by Cathy Goodwin, Ph.D. | Featured Contributor
Transformation is the centerpiece of online courses. Students must come away from your course feeling they have made significant changes. These changes can be as small as a new mindset: seeing your most-hated task as a challenge rather than a chore. They can be as mundane as being able to implement a program, such as podcasts or webinars, that previously seemed mysterious, complicated and impossible to master.
Although business owners recognize the need for courses to be agents of transformation, most course creators struggle to turn this objective into a curriculum with modules, videos and learning materials. Even the most experienced, knowledgeable business owner can become so frustrated they give up or turn out a half-baked course that doesn’t reach an audience or earn them a dime.
How can storytelling address this challenge?
Both storytelling and course modules take their audiences through a transformation. If you think of the student as hero of the course story, both story and course culminate in a change to the hero’s life. She may be in a different place, geographically or psychologically. He may have changed from a frog to a prince, literally (in a fairly tale) or metaphorically (in a dress-for-success course).
Conceptualizing our course as a hero’s journey story framework naturally promotes transformation and helps you figure out how to keep your students committed. Let’s look at an example for an imaginary course on a topic that’s totally outside my own expertise: How to Cook and Serve A Thank giving Dinner To Wow Your Family.
Think of your course outline as a story trajectory.
Everyday: Our hero just moved to a new house with a gorgeous kitchen that’s begging to deliver a memorable Thanksgiving meal.
Crisis: High on new-home excitement and energy, our hero sends Thanksgiving dinner invitations to 17 family members, friends and even a few whiny acquaintances who declare themselves “alone for the holidays.” These people will be important in her life for a long time to come.
They have long memories. Burn the turkey? Forget to mash the potatoes? She’ll never live it down. In her world, the stakes are high.
Intensify the crisis: Our hero realizes she has never baked anything larger than a 3-lb. chicken, let alone roasted a turkey. She’s working full-time so she has to order grocery delivery, which means planning ahead for something she’s never done before.
At this point I would give up, cancel the event on some flimsy excuse and sneak away to celebrate the holidays in Mexico. But our hero’s tougher than I am and her family’s having none of it.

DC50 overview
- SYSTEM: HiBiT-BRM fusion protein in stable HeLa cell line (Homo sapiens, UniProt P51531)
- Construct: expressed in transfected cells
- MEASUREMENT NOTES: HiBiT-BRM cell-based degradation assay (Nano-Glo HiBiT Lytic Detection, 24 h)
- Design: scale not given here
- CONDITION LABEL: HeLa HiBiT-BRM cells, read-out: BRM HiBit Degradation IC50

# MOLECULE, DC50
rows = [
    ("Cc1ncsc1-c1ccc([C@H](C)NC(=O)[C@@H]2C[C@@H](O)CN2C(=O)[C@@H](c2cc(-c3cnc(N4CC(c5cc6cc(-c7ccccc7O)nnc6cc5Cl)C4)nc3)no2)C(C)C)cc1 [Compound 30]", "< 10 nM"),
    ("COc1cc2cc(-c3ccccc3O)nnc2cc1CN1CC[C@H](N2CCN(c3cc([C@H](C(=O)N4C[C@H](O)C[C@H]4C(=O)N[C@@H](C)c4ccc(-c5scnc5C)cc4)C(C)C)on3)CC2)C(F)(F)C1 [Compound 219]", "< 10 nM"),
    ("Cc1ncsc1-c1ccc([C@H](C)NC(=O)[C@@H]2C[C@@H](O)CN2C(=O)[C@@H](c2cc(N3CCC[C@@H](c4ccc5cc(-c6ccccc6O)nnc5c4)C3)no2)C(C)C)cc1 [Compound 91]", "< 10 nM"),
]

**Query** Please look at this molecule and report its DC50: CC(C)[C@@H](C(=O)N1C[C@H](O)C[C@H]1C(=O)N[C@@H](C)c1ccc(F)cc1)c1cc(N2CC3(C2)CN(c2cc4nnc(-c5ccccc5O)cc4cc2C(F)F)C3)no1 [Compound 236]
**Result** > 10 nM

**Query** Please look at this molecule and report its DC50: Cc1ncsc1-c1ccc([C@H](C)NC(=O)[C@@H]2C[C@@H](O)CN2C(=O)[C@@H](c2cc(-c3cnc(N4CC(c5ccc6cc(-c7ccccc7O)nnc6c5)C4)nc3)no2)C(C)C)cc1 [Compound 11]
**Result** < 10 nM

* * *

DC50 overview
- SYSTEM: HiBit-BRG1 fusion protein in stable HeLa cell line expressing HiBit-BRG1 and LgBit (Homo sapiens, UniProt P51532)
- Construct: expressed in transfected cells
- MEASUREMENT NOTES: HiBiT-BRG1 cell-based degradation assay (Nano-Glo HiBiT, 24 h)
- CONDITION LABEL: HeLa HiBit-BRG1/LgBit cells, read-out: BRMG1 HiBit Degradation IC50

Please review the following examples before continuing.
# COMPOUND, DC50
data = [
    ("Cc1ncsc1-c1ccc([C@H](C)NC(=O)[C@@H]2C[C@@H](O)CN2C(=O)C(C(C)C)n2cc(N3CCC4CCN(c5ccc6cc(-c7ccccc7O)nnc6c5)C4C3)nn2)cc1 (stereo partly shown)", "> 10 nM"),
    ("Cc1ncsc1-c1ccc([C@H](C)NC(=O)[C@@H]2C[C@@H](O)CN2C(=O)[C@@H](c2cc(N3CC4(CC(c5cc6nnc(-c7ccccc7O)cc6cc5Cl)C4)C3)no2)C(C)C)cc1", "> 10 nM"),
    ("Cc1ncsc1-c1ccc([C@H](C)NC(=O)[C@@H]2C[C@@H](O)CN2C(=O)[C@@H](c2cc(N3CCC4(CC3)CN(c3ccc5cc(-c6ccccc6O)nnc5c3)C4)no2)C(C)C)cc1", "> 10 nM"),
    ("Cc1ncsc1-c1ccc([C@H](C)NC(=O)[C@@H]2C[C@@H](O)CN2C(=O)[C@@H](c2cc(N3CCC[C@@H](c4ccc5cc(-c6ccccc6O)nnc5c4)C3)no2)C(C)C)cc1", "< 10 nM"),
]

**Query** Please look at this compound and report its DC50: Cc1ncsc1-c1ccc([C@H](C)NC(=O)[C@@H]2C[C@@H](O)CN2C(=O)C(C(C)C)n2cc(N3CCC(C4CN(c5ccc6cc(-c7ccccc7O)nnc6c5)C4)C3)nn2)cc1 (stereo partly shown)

Enter the guide. Your course appears on the hero’s screen while she’s googling “Thanksgiving Dinner for Beginners.” Just like a fairy godmother, ready to wave a wand, right? With a huge sigh of relief, she clicks on “buy now.” She’s so desperate she doesn’t even look at the price.
Anyway, who’s gonna put a price on fairy godmothers?
The Journey: Your course provides a step-by-step guide to preparing a Thanksgiving dinner. You anticipate everything:
What should the grocery order look like? How many pies do you order for 7, 17 or 27 people? What small tweaks to the turkey will bring a “wow” from your guests? What do you say when guests ask, “Can I bring anything?” (especially when you know you wouldn’t serve their offering to the family dog … and when they’re chefs themselves who cook better than you ever will)?
Plot Twist: The hero cooks the dinner. Inevitably something goes wrong. The stove doesn’t do everything the brochure promised. Three guests surprise you with announcements that they’re vegan, gluten-free or just plain fussy. The delivery service forgot the onions.
Your course anticipates what can happen with a Troubleshooting Guide, helpfully included in the membership site you prepared.
The Journey’s End: The hero now serves a perfect 5 course dinner to guests, who polish off their food and go back for seconds and thirds. The ultimate tribute: they remain at the table, politely ignoring their cell phones, except for an occasional sneak peak at the football scores (you really can’t object, can’t you?),
Transformation: The hero’s status in the community has been transformed. Now the neighbors know: she’s got the capability to be one hell of a good cook. She gets new respect from the neighbors. Her significant other discovers the power of a floral offering to bring about even more delicious dinners.
Most important, her self-esteem has gone through the roof. She feels as strong as if she’d gone through a military boot camp (which in a way, she has).
Notice how this transformation becomes the source of your sales letter copy … and the last module of your course where you remind students how much they learned.
Up-sell: But there’s just one cloud on the horizon. Now that your hero’s skill at the stove has been recognized, she’s getting asked to bake cookies for every occasion and bring the hard-core dishes to every potluck.
So you’ve got a natural opportunity to pitch your next course: “How To Say No When People Want To Take Advantage Of Your Talents.”
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Cathy Goodwin, Ph.D., is a copywriter who has developed and/or marketed nearly 100 online courses. She has created this free 7-step Cheat Sheet To Create And Profit From Online Courses. Click here to claim yours immediately.